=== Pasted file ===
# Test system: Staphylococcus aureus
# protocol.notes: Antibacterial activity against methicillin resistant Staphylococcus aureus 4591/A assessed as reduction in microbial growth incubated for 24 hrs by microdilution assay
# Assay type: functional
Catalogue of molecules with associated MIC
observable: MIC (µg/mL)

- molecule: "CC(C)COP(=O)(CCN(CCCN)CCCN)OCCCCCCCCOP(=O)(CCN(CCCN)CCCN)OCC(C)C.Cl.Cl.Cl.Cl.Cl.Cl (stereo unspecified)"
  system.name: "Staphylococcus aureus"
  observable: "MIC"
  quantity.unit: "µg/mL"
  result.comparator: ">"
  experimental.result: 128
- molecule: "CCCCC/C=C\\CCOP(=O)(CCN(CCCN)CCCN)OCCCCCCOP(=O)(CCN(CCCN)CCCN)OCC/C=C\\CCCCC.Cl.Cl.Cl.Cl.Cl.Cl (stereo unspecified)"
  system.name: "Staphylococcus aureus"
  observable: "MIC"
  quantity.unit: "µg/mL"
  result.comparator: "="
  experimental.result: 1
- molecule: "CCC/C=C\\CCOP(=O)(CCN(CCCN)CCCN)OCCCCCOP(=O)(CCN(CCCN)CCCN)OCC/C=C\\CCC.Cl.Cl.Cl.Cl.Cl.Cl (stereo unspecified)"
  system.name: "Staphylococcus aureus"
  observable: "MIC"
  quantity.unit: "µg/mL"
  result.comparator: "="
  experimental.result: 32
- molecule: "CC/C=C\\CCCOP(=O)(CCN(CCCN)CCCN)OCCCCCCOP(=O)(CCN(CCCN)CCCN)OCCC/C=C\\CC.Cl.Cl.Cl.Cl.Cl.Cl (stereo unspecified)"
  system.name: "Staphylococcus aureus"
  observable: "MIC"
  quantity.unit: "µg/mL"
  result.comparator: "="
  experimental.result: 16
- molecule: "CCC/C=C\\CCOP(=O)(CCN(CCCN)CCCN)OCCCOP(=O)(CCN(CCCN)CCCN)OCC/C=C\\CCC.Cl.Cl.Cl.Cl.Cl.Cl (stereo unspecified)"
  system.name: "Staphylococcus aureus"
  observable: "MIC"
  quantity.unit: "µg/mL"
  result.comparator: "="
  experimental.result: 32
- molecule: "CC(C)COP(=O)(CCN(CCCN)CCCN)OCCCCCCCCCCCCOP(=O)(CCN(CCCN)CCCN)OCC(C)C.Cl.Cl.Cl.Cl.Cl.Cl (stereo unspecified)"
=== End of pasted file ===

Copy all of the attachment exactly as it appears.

# Test system: Staphylococcus aureus
# protocol.notes: Antibacterial activity against methicillin resistant Staphylococcus aureus 4591/A assessed as reduction in microbial growth incubated for 24 hrs by microdilution assay
# Assay type: functional
Catalogue of molecules with associated MIC
observable: MIC (µg/mL)

- molecule: "CC(C)COP(=O)(CCN(CCCN)CCCN)OCCCCCCCCOP(=O)(CCN(CCCN)CCCN)OCC(C)C.Cl.Cl.Cl.Cl.Cl.Cl (stereo unspecified)"
  system.name: "Staphylococcus aureus"
  observable: "MIC"
  quantity.unit: "µg/mL"
  result.comparator: ">"
  experimental.result: 128
- molecule: "CCCCC/C=C\\CCOP(=O)(CCN(CCCN)CCCN)OCCCCCCOP(=O)(CCN(CCCN)CCCN)OCC/C=C\\CCCCC.Cl.Cl.Cl.Cl.Cl.Cl (stereo unspecified)"
  system.name: "Staphylococcus aureus"
  observable: "MIC"
  quantity.unit: "µg/mL"
  result.comparator: "="
  experimental.result: 1
- molecule: "CCC/C=C\\CCOP(=O)(CCN(CCCN)CCCN)OCCCCCOP(=O)(CCN(CCCN)CCCN)OCC/C=C\\CCC.Cl.Cl.Cl.Cl.Cl.Cl (stereo unspecified)"
  system.name: "Staphylococcus aureus"
  observable: "MIC"
  quantity.unit: "µg/mL"
  result.comparator: "="
  experimental.result: 32
- molecule: "CC/C=C\\CCCOP(=O)(CCN(CCCN)CCCN)OCCCCCCOP(=O)(CCN(CCCN)CCCN)OCCC/C=C\\CC.Cl.Cl.Cl.Cl.Cl.Cl (stereo unspecified)"
  system.name: "Staphylococcus aureus"
  observable: "MIC"
  quantity.unit: "µg/mL"
  result.comparator: "="
  experimental.result: 16
- molecule: "CCC/C=C\\CCOP(=O)(CCN(CCCN)CCCN)OCCCOP(=O)(CCN(CCCN)CCCN)OCC/C=C\\CCC.Cl.Cl.Cl.Cl.Cl.Cl (stereo unspecified)"
  system.name: "Staphylococcus aureus"
  observable: "MIC"
  quantity.unit: "µg/mL"
  result.comparator: "="
  experimental.result: 32
- molecule: "CC(C)COP(=O)(CCN(CCCN)CCCN)OCCCCCCCCCCCCOP(=O)(CCN(CCCN)CCCN)OCC(C)C.Cl.Cl.Cl.Cl.Cl.Cl (stereo unspecified)"